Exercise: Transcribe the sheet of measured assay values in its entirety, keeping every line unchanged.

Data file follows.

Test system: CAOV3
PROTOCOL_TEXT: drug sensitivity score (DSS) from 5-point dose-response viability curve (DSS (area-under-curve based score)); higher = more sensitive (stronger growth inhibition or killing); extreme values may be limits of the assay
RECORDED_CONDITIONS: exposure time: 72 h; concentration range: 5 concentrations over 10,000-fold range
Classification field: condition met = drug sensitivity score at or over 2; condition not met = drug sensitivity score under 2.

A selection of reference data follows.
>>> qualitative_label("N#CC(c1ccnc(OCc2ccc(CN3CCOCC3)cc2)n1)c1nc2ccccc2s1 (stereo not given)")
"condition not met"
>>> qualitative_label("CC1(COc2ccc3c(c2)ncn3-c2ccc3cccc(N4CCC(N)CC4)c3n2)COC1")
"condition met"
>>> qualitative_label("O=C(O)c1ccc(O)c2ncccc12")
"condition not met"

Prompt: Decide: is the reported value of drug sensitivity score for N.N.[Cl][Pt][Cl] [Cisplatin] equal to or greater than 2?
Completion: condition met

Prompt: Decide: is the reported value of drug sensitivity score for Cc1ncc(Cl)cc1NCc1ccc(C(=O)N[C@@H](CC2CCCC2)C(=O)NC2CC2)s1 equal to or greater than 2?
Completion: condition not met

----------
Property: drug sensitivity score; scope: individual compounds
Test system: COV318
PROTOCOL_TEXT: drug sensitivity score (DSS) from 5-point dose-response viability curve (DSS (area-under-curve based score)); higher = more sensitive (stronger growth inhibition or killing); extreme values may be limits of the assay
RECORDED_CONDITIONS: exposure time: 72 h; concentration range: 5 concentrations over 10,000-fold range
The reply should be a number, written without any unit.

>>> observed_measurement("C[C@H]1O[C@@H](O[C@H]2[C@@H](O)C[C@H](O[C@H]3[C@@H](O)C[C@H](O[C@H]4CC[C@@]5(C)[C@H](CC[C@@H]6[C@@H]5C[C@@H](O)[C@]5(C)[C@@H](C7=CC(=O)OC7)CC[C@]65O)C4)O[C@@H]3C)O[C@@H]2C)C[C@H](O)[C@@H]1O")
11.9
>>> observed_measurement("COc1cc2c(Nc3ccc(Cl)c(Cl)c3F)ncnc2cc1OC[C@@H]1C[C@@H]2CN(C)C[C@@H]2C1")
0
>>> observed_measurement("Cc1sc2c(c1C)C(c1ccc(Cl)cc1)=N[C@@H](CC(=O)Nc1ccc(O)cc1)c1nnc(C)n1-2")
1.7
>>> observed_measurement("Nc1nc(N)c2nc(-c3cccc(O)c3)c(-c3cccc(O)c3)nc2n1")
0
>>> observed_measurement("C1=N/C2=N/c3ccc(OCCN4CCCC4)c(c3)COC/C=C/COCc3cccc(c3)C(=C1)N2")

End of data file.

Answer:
Test system: CAOV3
PROTOCOL_TEXT: drug sensitivity score (DSS) from 5-point dose-response viability curve (DSS (area-under-curve based score)); higher = more sensitive (stronger growth inhibition or killing); extreme values may be limits of the assay
RECORDED_CONDITIONS: exposure time: 72 h; concentration range: 5 concentrations over 10,000-fold range
Classification field: condition met = drug sensitivity score at or over 2; condition not met = drug sensitivity score under 2.

A selection of reference data follows.
>>> qualitative_label("N#CC(c1ccnc(OCc2ccc(CN3CCOCC3)cc2)n1)c1nc2ccccc2s1 (stereo not given)")
"condition not met"
>>> qualitative_label("CC1(COc2ccc3c(c2)ncn3-c2ccc3cccc(N4CCC(N)CC4)c3n2)COC1")
"condition met"
>>> qualitative_label("O=C(O)c1ccc(O)c2ncccc12")
"condition not met"

Prompt: Decide: is the reported value of drug sensitivity score for N.N.[Cl][Pt][Cl] [Cisplatin] equal to or greater than 2?
Completion: condition met

Prompt: Decide: is the reported value of drug sensitivity score for Cc1ncc(Cl)cc1NCc1ccc(C(=O)N[C@@H](CC2CCCC2)C(=O)NC2CC2)s1 equal to or greater than 2?
Completion: condition not met

----------
Property: drug sensitivity score; scope: individual compounds
Test system: COV318
PROTOCOL_TEXT: drug sensitivity score (DSS) from 5-point dose-response viability curve (DSS (area-under-curve based score)); higher = more sensitive (stronger growth inhibition or killing); extreme values may be limits of the assay
RECORDED_CONDITIONS: exposure time: 72 h; concentration range: 5 concentrations over 10,000-fold range
The reply should be a number, written without any unit.

>>> observed_measurement("C[C@H]1O[C@@H](O[C@H]2[C@@H](O)C[C@H](O[C@H]3[C@@H](O)C[C@H](O[C@H]4CC[C@@]5(C)[C@H](CC[C@@H]6[C@@H]5C[C@@H](O)[C@]5(C)[C@@H](C7=CC(=O)OC7)CC[C@]65O)C4)O[C@@H]3C)O[C@@H]2C)C[C@H](O)[C@@H]1O")
11.9
>>> observed_measurement("COc1cc2c(Nc3ccc(Cl)c(Cl)c3F)ncnc2cc1OC[C@@H]1C[C@@H]2CN(C)C[C@@H]2C1")
0
>>> observed_measurement("Cc1sc2c(c1C)C(c1ccc(Cl)cc1)=N[C@@H](CC(=O)Nc1ccc(O)cc1)c1nnc(C)n1-2")
1.7
>>> observed_measurement("Nc1nc(N)c2nc(-c3cccc(O)c3)c(-c3cccc(O)c3)nc2n1")
0
>>> observed_measurement("C1=N/C2=N/c3ccc(OCCN4CCCC4)c(c3)COC/C=C/COCc3cccc(c3)C(=C1)N2")